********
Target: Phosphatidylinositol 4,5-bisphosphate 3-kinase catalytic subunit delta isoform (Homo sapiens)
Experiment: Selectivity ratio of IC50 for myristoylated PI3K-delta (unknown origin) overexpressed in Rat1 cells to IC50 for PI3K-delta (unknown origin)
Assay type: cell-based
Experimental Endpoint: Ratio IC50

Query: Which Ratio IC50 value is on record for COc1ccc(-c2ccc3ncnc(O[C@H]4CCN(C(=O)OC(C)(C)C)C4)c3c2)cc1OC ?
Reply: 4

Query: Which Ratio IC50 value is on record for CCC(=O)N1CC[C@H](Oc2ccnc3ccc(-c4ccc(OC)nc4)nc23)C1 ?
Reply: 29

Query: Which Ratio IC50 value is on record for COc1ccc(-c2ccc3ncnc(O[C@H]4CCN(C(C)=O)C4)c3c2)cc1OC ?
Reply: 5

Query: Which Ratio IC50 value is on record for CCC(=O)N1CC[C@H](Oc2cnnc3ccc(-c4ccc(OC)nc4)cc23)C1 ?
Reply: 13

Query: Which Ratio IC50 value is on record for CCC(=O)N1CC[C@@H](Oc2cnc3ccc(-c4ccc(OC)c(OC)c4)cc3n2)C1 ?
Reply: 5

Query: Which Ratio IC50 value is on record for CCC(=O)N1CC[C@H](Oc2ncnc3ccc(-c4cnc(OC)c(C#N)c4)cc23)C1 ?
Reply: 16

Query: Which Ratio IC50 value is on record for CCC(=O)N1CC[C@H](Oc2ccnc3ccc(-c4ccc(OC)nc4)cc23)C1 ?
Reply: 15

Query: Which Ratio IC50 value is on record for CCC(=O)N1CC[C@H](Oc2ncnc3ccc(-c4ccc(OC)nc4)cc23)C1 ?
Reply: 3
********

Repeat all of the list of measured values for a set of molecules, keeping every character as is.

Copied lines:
Target: Phosphatidylinositol 4,5-bisphosphate 3-kinase catalytic subunit delta isoform (Homo sapiens)
Experiment: Selectivity ratio of IC50 for myristoylated PI3K-delta (unknown origin) overexpressed in Rat1 cells to IC50 for PI3K-delta (unknown origin)
Assay type: cell-based
Experimental Endpoint: Ratio IC50

Query: Which Ratio IC50 value is on record for COc1ccc(-c2ccc3ncnc(O[C@H]4CCN(C(=O)OC(C)(C)C)C4)c3c2)cc1OC ?
Reply: 4

Query: Which Ratio IC50 value is on record for CCC(=O)N1CC[C@H](Oc2ccnc3ccc(-c4ccc(OC)nc4)nc23)C1 ?
Reply: 29

Query: Which Ratio IC50 value is on record for COc1ccc(-c2ccc3ncnc(O[C@H]4CCN(C(C)=O)C4)c3c2)cc1OC ?
Reply: 5

Query: Which Ratio IC50 value is on record for CCC(=O)N1CC[C@H](Oc2cnnc3ccc(-c4ccc(OC)nc4)cc23)C1 ?
Reply: 13

Query: Which Ratio IC50 value is on record for CCC(=O)N1CC[C@@H](Oc2cnc3ccc(-c4ccc(OC)c(OC)c4)cc3n2)C1 ?
Reply: 5

Query: Which Ratio IC50 value is on record for CCC(=O)N1CC[C@H](Oc2ncnc3ccc(-c4cnc(OC)c(C#N)c4)cc23)C1 ?
Reply: 16

Query: Which Ratio IC50 value is on record for CCC(=O)N1CC[C@H](Oc2ccnc3ccc(-c4ccc(OC)nc4)cc23)C1 ?
Reply: 15

Query: Which Ratio IC50 value is on record for CCC(=O)N1CC[C@H](Oc2ncnc3ccc(-c4ccc(OC)nc4)cc23)C1 ?
Reply: 3